There’s a lot of criticism of the patent system—what do you say to people who feel patents aren’t necessary, or inhibit innovation?
I think if we didn’t have patents, companies would not really start doing research. To invest in R&D you need to be able to protect your technology. A patent does create a monopoly, but it’s for a limited time only, and it allows others to eventually try to do something even better.
Even though we started electrodeionzation, after a few years’ time people began to come out with different versions of the technology. I think we really created an innovative environment in this field. Patents move the economy and the technology, so they’re a good thing, not bad.
I think one of the reasons that people talk negatively about patents sometimes is because some companies and industries do abuse patents, and I think that’s wrong. However, patents really help small companies like HydroNovation. Patents really protected my technology, particularly from large companies, because with a lot more resources at their disposal they could have easily beat me to market. The bottom line is that the patent system is good for small companies.
The most important thing for me—and what makes me proudest—is that my inventions have prevented hundreds of thousands of chemicals from polluting the environment.
I didn’t get involved in this research for the patents’ sake; I did it for curiosity more than anything else. Patents came out of it, and as I got to know more about them, I appreciated them more. Patent attorneys have become very good friends of mine.
The patent process is also fascinating; a lot of people think you can’t patent something because they believe the idea is very obvious, but that’s not always true. What seems obvious to the inventor (who’s an expert in the field) and the standard of obviousness for patent purpose aren’t the same—this is an insight I learned from my patent attorneys. As a technologist you could be doing something very different and you don’t even know it.
How do you think companies and patent stakeholders can better educate people about patents?
One of the things I do right now is teach students at my alma mater, Wentworth, and other places on how to be innovators and entrepreneurs. Wentworth now has an Innovation and Entrepreneurship Center, where I give seminars and help students in all aspects of business.
I always ask students if they have any patents, and they generally answer that they don’t know how to get a patent, or that they have an idea, but don’t want to tell anybody because they’re afraid of their idea being stolen. They often aren’t focused on patents because they haven’t been through the process, and they don’t realize how important patent protection can be in commercial success. It’s just not part of their knowledge base.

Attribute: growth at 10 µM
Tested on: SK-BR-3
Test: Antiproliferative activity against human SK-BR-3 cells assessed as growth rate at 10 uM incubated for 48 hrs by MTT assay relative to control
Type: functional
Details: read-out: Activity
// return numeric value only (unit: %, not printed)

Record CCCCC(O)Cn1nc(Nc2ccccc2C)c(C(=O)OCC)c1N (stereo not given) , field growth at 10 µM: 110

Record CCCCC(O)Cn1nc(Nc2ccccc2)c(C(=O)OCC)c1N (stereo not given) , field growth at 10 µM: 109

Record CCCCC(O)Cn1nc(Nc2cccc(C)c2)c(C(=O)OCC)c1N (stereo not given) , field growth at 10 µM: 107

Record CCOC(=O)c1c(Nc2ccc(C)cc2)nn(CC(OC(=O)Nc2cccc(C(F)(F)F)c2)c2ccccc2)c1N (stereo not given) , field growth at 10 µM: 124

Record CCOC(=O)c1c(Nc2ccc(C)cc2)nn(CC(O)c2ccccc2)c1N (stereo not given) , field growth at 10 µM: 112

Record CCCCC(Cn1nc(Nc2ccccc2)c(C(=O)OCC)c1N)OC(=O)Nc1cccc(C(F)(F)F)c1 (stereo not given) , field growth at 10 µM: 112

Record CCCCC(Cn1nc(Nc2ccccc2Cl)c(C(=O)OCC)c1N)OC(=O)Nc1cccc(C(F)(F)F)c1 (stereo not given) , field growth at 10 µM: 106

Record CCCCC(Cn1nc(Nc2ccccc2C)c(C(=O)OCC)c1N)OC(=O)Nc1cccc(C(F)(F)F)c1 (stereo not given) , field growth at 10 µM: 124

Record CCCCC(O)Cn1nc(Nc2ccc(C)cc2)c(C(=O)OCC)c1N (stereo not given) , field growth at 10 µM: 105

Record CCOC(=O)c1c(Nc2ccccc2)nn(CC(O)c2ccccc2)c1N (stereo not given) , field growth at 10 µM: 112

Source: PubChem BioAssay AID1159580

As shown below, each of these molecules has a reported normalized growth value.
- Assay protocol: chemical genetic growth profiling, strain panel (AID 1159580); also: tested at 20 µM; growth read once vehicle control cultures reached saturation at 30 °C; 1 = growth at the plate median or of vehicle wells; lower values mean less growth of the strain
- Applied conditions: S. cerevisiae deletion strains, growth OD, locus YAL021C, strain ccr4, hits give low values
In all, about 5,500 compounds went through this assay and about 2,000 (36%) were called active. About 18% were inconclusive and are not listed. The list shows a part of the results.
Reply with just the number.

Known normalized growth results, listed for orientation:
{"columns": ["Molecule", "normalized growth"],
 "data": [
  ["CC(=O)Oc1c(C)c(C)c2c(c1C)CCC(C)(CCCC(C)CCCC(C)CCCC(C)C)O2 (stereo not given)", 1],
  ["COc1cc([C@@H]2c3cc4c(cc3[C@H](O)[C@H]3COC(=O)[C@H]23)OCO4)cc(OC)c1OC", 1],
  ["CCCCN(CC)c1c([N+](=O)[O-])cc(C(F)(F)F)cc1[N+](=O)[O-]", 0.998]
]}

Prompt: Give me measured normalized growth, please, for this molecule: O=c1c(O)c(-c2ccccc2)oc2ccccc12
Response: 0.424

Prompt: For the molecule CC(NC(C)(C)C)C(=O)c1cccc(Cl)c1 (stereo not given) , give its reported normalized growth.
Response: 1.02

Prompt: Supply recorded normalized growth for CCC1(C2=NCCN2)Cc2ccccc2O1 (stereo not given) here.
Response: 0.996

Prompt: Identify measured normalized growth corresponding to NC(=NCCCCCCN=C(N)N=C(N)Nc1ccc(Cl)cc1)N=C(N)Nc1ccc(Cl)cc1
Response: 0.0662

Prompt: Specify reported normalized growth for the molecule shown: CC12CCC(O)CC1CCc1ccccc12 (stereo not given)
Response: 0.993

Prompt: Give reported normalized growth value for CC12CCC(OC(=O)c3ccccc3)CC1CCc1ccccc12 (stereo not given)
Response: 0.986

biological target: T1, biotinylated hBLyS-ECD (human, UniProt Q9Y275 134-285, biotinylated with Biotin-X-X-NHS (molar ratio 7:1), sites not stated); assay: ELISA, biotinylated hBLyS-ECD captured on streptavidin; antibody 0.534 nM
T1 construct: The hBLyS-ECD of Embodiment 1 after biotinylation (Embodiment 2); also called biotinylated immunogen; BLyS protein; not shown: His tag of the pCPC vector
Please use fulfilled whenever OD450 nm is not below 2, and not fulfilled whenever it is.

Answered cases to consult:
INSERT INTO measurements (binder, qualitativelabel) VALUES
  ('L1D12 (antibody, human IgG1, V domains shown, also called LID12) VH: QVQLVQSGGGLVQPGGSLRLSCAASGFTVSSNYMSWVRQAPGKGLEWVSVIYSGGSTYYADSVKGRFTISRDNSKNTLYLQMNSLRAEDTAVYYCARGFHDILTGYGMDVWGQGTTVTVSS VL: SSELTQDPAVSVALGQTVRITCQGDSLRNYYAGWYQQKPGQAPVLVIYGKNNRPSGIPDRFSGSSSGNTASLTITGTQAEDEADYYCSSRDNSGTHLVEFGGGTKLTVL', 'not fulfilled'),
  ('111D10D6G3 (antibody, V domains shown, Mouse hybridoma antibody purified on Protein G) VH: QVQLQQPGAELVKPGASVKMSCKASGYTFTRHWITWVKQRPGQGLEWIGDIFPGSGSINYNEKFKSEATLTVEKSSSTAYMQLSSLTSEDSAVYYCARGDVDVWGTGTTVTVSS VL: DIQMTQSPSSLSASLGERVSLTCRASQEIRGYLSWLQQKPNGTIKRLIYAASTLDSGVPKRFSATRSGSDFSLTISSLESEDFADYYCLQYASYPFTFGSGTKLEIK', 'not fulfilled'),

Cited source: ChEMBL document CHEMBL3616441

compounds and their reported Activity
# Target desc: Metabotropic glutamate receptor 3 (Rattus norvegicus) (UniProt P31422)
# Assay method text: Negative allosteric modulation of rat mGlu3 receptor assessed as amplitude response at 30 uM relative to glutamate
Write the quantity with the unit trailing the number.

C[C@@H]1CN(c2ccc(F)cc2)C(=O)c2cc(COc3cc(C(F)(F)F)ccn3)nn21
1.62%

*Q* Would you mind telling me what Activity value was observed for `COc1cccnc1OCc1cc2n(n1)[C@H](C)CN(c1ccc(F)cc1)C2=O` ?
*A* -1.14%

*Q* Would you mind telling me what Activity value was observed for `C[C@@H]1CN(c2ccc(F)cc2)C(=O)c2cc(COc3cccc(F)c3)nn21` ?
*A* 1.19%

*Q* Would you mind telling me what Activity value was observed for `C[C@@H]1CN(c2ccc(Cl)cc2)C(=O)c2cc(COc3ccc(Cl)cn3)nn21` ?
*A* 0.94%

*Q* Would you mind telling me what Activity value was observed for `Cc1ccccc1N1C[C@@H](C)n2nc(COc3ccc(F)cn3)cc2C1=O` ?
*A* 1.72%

In my view, colleges need to teach students how the patent process works, and how to apply for patents. To facilitate this at Wentworth, I asked an attorney who worked with me on most of my patents to visit the college to lecture on it. He was delighted help students understand this critical field.
Further, three students who graduated last year started a company, and I’m helping them to not only do business planning, but working with them on their patents. As a result, they’re starting to learn and appreciate that process.
Colleges need to teach students how the patent process works, and how to apply for patents.
I’m now working with attorneys in the patent and legal space to help entrepreneurs by giving students and young entrepreneurs reduced fee or free advice. It’s something I benefitted from as well—the law firm I worked with to launch HydroNovation did significant legal work for us, deferring fees until we succeeded. Luckily, I was successful and they got a lot of business from us afterwards, so it was a win-win for everyone. But they took a chance, and that was important because an entrepreneur starting out often doesn’t have funds to pay legal and patent application fees. In my view, patent attorneys should help out by encouraging these kinds of arrangements, and I find that many of them are willing to do it when asked.
Do you have other ideas for inventions, or other projects in the works?
I never stop thinking. One company I’m helping out with is a startup that’s working on recycling water. This company has developed a technology to recycle water that comes out of showers, sinks, and laundry machines and clean it up sufficiently to use it in toilets and lawn care. In that way, you have 60% less water coming into the house. These kinds of technologies are becoming critical to our environment, with droughts in California and Texas as well as internationally. I’m excited to become involved with a technology that makes a difference.
What is your advice to other inventors and entrepreneurs?
My advice to entrepreneurs and inventors is to keep one step ahead of yourself by continually asking “how can I make this even better?” Pass ideas by your colleagues and get their juices flowing. You will be surprised how people get innovative when you plant the seed of an idea in their brain.
One word of caution—especially for commercial inventors—is to recognize when you have gone too far off on tangents, where the real value in the idea is lost. Researchers in pure science sometimes go off on tangents, and that is great because they come up with great theories, but if you are in a practical field making products or improving processes you need to stay focused.
Second, learn to recognize bad ideas that lead nowhere. Dump those ideas and go for the fresh start.
An idea that makes it to a successful product or a process is the most fulfilling dream for an inventor or an entrepreneur—and if you get a patent on it that’s even better, as then your legacy is captured in the patent office forever!